PURPOSE OF REVIEW: The aging surgical population constitutes a unique challenge to clinicians across the spectrum of care. Frailty is a valuable tool for preoperative risk stratification and may guide targeted interventions, such as prehabilitation. The aim of this review is to revise the recent literature on the role of frailty and prehabilitation to optimize geriatric patients undergoing surgery. RECENT FINDINGS: The concept of frailty became more refined over the past couple of decades, and its various dimensions have been operationalized into an array of different frailty scoring systems. The association between frailty and adverse perioperative events has been demonstrated in many surgical specialties. The use of multimodal prehabilitation of frail patients is expanding, and most prehabilitation programs (which focus on nutritional supplementation, feedback-based exercise regimens, and pulmonary optimization) have promising outcomes. SUMMARY: Frailty is a valuable risk stratification tool that better captures the state of augmented vulnerability of older adults. Frail patients benefit from targeted interventions, such as multimodal prehabilitation. Thus, the implementation of nationwide geriatric surgery standards can address ongoing challenges in performing surgery on older, frail patients.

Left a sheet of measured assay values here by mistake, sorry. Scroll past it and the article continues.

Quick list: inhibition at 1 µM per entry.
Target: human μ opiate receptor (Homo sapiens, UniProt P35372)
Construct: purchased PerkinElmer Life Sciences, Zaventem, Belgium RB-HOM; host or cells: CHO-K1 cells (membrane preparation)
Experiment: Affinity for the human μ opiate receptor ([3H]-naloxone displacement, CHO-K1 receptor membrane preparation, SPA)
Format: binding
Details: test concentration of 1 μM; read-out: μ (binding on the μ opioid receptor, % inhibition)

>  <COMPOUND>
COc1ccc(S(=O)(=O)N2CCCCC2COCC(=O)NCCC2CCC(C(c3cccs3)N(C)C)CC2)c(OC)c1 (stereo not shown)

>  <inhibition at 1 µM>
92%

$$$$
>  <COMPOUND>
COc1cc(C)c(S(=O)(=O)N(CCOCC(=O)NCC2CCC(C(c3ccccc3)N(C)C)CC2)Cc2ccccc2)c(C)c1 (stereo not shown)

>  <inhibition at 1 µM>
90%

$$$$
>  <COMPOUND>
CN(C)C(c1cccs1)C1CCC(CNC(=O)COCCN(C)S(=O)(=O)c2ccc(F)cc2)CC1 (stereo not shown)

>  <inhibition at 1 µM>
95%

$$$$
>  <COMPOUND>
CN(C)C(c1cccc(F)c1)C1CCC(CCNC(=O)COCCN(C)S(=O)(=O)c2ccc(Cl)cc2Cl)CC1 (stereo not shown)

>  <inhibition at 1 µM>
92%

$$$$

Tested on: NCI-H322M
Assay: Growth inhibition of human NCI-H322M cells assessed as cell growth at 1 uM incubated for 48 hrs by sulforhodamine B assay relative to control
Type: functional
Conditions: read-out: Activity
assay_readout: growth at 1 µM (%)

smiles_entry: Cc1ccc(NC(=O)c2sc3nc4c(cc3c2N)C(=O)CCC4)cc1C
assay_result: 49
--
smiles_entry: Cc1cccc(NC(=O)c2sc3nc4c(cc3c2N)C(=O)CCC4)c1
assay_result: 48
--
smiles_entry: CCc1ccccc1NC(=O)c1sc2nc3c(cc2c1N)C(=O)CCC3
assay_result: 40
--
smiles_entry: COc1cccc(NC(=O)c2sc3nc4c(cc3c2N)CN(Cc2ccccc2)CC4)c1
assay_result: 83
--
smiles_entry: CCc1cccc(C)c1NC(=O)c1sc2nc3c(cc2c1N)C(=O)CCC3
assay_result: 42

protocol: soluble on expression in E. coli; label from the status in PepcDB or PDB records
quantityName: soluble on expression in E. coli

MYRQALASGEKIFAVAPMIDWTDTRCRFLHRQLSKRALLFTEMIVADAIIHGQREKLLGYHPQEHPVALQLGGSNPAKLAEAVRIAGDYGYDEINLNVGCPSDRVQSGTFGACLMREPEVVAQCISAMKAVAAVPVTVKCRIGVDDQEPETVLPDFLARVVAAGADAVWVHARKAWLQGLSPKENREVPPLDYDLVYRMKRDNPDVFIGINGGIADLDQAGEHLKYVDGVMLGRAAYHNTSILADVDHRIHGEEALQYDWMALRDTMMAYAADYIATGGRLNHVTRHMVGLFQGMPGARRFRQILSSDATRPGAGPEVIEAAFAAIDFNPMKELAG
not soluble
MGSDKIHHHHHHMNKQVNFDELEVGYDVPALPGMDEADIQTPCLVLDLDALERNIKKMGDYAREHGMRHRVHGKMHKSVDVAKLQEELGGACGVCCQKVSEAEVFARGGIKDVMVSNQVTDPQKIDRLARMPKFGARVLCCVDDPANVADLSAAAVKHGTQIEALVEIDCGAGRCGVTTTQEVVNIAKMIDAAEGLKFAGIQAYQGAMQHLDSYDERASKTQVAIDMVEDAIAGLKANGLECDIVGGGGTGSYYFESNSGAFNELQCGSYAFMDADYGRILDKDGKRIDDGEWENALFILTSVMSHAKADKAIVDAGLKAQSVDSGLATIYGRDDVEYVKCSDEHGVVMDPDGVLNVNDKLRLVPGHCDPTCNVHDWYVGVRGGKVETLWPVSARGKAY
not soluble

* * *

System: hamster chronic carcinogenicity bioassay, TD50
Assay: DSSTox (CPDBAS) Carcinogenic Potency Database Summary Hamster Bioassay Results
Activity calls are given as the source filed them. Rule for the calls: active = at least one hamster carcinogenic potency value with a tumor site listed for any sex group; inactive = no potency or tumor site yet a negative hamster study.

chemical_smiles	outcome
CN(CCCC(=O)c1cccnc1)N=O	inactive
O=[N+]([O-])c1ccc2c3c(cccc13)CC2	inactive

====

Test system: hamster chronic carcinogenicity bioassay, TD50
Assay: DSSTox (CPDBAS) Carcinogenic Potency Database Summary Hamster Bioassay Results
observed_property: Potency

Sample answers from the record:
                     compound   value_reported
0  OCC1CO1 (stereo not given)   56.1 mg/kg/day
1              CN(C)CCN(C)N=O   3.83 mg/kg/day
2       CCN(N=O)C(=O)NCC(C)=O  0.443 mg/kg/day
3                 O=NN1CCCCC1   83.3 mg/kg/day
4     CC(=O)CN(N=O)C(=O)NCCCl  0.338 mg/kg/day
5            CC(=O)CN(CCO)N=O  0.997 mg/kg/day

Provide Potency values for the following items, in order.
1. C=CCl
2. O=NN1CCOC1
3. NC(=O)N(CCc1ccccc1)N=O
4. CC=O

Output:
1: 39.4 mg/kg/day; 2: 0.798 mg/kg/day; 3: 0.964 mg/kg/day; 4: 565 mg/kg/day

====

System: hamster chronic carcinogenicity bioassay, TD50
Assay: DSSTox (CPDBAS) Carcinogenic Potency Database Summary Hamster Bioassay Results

ASJC Scopus subject areas
- Critical Care and Intensive Care Medicine